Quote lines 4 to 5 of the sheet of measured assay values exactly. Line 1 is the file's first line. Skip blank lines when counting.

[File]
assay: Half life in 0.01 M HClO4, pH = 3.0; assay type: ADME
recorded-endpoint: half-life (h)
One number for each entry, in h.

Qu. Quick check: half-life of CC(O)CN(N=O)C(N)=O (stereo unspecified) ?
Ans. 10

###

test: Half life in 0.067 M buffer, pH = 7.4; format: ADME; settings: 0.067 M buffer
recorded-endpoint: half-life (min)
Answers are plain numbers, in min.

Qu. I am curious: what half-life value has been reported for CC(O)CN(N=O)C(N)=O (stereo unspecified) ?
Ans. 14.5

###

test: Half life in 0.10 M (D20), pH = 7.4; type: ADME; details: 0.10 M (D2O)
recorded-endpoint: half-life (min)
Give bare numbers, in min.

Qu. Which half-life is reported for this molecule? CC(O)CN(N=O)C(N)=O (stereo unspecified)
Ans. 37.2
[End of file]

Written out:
Qu. Quick check: half-life of CC(O)CN(N=O)C(N)=O (stereo unspecified) ?
Ans. 10